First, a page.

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Further erosion of the Polish democracy: providing feedback for the first EU Rule of Law Report

The Open Dialogue Foundation provided inputs to the first annual Rule of Law Report, the European Commission’s latest oversight mechanism and a part of its wider rule of law toolbox. Together with experts and practitioners from Polandjudges Dariusz Mazur and Agnieszka Niklas-Bibik, as well as former public media employee, Piotr Owczarskiwe submitted our feedback on the worrisome developments in the Polish justice system and media sector in 2019 and the first half of 2020. The European Commission’s initiative will result in the “Rule of Law Report”, expected to be published in September 2020.

Our contributors’ input paints a grim picture of further erosion of judicial independence and media pluralism in Poland. Apart from describing the underlying systemic issues of the Polish democracy’s malaise, going back to the Law and Justice (PiS) coming to power in 2015, they present the most recent developments and the gravest challenges currently faced by the rule of law in the country.

In particular, Judge Dariusz Mazur describes the workings of the PiS’ “inquisitorial, politised model of disciplinary proceedings against judges [and prosecutors]”. He also puts much focus on the recent developments around the Supreme Court – in the last few years the stronghold of judiciary independence, now in danger of a hostile takeover by the executive.

Judge Agnieszka Niklas-Bibik compliments this input by some lesser-known statistics that provides yet a wider view on the justice system in Poland, such as: how the number of judicial vacancies fluctuated in the last few years; or – of particular interest to every citizen – how lengthy the proceedings are, or how accessible are the Polish courts to citizens.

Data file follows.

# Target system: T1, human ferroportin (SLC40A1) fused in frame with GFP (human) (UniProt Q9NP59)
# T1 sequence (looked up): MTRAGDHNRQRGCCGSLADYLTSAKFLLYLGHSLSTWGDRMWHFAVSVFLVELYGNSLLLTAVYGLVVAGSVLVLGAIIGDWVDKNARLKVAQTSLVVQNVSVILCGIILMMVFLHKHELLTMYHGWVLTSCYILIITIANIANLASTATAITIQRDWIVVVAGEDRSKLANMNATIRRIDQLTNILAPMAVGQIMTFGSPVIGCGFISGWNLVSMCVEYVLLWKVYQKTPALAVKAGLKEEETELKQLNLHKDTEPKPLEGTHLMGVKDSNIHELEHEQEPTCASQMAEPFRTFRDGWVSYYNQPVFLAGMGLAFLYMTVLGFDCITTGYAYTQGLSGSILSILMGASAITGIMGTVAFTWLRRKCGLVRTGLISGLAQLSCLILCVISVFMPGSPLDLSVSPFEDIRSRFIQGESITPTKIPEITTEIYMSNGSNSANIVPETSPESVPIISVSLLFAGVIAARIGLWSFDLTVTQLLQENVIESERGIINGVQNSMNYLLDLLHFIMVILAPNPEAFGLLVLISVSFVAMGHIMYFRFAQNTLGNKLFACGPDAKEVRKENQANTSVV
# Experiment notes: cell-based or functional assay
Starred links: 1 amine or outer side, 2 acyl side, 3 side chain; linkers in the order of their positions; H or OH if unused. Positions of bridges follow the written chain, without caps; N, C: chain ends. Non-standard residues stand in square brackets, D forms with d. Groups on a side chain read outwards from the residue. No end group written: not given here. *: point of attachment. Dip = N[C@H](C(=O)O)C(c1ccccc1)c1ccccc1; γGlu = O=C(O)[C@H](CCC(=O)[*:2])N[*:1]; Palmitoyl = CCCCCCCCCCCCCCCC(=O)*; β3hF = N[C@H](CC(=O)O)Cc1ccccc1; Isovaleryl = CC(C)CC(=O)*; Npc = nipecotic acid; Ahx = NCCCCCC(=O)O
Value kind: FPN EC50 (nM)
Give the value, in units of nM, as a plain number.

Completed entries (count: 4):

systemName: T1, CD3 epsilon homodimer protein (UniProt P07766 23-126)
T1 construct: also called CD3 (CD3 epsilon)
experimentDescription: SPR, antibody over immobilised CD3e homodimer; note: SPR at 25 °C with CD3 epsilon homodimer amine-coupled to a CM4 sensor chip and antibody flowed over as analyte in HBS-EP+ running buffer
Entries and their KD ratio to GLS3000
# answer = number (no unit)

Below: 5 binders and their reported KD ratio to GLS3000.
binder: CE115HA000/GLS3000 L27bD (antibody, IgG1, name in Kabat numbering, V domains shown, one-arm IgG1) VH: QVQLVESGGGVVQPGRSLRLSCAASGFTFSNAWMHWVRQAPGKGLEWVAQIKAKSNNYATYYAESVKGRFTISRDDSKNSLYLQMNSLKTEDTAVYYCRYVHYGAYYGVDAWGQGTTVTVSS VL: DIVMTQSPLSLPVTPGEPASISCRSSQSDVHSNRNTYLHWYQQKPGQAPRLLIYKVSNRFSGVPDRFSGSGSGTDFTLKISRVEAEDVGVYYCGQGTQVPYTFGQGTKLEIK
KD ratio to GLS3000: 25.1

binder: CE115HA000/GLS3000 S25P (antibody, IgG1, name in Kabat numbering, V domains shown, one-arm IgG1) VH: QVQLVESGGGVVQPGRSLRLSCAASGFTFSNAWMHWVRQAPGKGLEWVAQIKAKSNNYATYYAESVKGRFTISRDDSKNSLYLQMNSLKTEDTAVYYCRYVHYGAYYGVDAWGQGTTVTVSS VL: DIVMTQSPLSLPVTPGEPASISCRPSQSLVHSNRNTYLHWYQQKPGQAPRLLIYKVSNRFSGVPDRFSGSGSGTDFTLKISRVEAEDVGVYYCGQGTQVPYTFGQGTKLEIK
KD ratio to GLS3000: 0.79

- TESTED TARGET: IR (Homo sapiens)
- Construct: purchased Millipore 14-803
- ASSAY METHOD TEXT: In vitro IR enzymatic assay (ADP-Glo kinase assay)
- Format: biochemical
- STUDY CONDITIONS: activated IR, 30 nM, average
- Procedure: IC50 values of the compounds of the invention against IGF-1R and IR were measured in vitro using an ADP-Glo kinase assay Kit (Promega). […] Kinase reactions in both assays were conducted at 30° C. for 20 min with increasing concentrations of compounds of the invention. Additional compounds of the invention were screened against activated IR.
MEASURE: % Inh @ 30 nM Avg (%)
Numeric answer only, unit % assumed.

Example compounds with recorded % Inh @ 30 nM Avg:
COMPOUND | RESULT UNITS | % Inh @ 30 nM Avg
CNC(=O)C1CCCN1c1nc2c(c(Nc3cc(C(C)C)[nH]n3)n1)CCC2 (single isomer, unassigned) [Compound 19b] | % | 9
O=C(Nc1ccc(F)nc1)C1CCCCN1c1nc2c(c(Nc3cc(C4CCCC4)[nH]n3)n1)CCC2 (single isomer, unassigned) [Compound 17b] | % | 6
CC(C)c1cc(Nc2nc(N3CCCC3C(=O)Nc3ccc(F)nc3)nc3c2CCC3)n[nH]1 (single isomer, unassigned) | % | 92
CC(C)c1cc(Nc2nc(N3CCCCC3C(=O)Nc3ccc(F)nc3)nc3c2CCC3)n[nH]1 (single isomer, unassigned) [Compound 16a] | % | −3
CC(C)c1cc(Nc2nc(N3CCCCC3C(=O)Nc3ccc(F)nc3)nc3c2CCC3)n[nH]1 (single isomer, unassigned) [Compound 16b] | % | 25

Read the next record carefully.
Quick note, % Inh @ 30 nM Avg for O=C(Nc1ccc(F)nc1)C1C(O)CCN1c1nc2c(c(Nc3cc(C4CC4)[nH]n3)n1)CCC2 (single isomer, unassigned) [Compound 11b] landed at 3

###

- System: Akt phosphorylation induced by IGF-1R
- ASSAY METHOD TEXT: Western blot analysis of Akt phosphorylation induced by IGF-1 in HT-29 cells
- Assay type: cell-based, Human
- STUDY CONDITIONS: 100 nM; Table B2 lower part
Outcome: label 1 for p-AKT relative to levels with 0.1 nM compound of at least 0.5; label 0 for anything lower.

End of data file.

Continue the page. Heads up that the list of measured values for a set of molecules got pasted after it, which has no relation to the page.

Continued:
Finally, insights into the situation in the public media are provided by a former Polish Television, TVP, employee, Piotr Owczarski, who focuses on the toxic intertwining of politics and public media in Poland.

In line with our mission of bridging the gap between European institutions and experts and practitioners working on the ground, the Foundation facilitated the communication between the two sides; thus, providing the European policymakers with “insider knowledge”, on one hand, and giving a voice to civic sector actors in the Member State, on the other.

The described contribution is a part of the wider European Commission rule of law toolkit. In response to the growing challenges to the rule of law, in July 2019, the body adopted a series of alleviating measures which can be grouped into three pillars: promoting the rule of law culture, preventing its erosion, and responding to its immediate breaches.

Part and parcel of these efforts is the “Rule of Law Review Cycle”, culminating in the adoption of the annual “Rule of Law Report”. The report is envisaged as an early warning mechanism and invites stakeholders, including the civil sector, to exchange information on the emerging challenges to the rule of law. Its release is expected in September 2020. Until May 4th stakeholders were welcome to provide their feedback.

See our contribution to the European Commission’s annual “Rule of Law Report”

For the purpose of this submission we welcomed input from:

  • Dariusz Mazur – Judge of the Kraków Regional Court and Spokesperson of the Themis Association of Judges, against whom multiple disciplinary proceedings for defending the independent judiciary are pending; 
  • Agnieszka Niklas-Bibik – Judge of the Słupsk Regional Court;
  • Piotr Owczarski – a journalist, holding multiple posts in Polish Television (TVP) between 2008 and 2017; author of a petition to the EP on the situation of public media in Poland which led to the issue being currently examined by the Committee on Culture and Education.

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